Planning Commission for the Capital City of Prague

After the end of the war, in the spring of 1945 the commission began to operate under the Czech name Planning Commission for the Capital City of Prague and its Environs. Its mission was first to carry out the post-war restoration of buildings. After the coup in February 1948 it was instructed by the Communist government to develop a master city plan that would meet the new political requirements. The commission’s members mainly focussed on transport issues. They combined a number of older projects, such as the Petřín road system and the north-south artery, with the first proposal for an external ring-road. Yet this plan was never adopted either, and the Planning Commission was abolished when the administrative regions were established in 1949, and urban planning tasks were taken on by a department of the same name in the Central National Committee.

Prague City Development Plan Office

Throughout the nineteen-fifties Prague, unlike other industrial cities, remained outside the government’s main focus of interest. Despite this, the independent Prague City Development Plan Office was established in 1951
to address in particular issues relating to transport and housing. The draft Master City Plan, which was intended to transform Prague into a socialist city, was approved in the nineteen-sixties. The Prague City Development Plan Office also earned its place in the history of Prague because the State Institute for Reconstruction of Historical Towns and Buildings commissioned it to carry out a historical survey of the buildings of the centre

of Prague. This is still an invaluable resource for research on the city’s architectural development.

Office of the Chief Architect of Prague

In 1961 the Office of the Chief Architect of Prague (ÚHA) was established, employing teams of architects, transport engineers, demographic analysts and surveyors. The city plan from 1952 was finally completed under the banner of this department. The final draft of the plan was approved by the government in 1964. During the nineteen-sixties and nineteen-seventies, Prague expanded to incorporate several dozen municipalities – with the first twenty joining in 1968 and, six years later, another thirty. This increased the territory of Prague to its current almost 500 km2. Since the beginning of the nineteen-seventies, this department has been based in Martinický Palace in Hradčanské náměstí.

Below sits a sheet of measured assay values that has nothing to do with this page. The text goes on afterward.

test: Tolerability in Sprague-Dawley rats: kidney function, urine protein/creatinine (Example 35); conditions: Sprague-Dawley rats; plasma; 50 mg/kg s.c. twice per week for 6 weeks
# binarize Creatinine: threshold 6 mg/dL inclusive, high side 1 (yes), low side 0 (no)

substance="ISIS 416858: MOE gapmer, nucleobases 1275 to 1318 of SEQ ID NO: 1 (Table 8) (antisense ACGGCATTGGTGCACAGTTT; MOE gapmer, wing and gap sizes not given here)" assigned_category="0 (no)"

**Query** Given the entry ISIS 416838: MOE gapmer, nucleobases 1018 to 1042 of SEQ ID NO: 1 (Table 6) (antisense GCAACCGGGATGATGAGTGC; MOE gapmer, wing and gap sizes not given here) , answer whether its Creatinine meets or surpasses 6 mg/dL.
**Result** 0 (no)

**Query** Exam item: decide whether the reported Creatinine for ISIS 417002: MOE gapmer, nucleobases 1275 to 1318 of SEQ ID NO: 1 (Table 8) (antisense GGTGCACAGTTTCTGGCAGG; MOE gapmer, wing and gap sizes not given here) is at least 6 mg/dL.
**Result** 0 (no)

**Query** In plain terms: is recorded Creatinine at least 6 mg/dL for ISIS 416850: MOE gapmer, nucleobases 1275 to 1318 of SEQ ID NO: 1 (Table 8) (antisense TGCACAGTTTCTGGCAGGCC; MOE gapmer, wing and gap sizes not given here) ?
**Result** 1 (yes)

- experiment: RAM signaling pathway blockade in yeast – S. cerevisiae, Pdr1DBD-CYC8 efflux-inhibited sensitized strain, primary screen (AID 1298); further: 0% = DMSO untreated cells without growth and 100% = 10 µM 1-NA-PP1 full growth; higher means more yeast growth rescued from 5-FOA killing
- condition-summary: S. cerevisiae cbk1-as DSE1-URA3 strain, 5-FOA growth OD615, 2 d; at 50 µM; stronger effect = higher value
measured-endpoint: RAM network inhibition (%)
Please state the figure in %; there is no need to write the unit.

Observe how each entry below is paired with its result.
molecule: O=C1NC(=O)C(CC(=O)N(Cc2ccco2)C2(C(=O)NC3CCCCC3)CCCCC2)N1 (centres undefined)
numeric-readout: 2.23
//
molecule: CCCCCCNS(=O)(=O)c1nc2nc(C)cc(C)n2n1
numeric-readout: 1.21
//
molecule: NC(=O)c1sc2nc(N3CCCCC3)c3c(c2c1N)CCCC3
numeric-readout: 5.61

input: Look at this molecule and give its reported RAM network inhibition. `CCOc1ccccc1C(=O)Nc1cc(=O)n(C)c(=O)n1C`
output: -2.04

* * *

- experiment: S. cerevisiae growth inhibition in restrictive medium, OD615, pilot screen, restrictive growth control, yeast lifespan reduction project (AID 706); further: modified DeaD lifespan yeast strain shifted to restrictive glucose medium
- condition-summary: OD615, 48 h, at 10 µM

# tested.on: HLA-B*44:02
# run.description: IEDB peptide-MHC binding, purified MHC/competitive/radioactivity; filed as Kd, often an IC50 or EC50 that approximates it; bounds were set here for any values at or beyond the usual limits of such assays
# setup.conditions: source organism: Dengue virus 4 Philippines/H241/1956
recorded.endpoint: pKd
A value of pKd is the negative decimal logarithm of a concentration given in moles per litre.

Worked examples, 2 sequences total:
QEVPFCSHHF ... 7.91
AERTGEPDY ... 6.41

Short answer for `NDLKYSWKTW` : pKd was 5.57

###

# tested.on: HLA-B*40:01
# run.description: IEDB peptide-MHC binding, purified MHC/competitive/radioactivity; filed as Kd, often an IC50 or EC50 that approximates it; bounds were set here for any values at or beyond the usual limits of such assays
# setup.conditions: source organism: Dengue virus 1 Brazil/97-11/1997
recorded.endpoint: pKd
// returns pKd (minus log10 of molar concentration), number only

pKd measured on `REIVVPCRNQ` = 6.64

City Development Authority Prague

After 1989 the Office of the Chief Architect of Prague was seen by the public as a product of the socialist system. In July 1994
it was thus divided into two organisations: the City Development Authority Prague (ÚRM), responsible for developing the city plan, and the Spatial Planning Section for Prague City Hall, which issued zoning decisions under delegated powers. The first post-revolution master plan for Prague, referred to as the Land Use Plan for the Capital City of Prague, was approved in the summer of 1999. To date, up to 3,000 amendments have been proposed for it. In 2007 the City Development Authority Prague moved from Hradčany to the “Pragerovy kostky” (Prager’s Cubes) at the Emmaus Monastery, where it remains today. In 2012 Prague City Council withdrew the new master plan that had been prepared and decided to commission a new land use plan, the Metropolitan Plan, under a new assignment.

Prague Institute of Planning and Development

In 2013 the City Development Authority Prague was transformed into the Prague Institute of Planning and Development (IPR Prague). The aim is to restore Prague to its place among the most advanced European capitals. New conceptual agencies were established – the Metropolitan Plan Office and the Public Space Office. Their common objective is to return an emphasis on the quality of life to urban development. High-quality urban planning and governance requires clear and open communication and cooperation with the city’s districts, the professional and the general public and other stakeholders. Because of this, the organisation of seminars and workshops for city districts and the organisation of exhibitions, discussions and lectures for the public are an integral part of IPR Prague activities.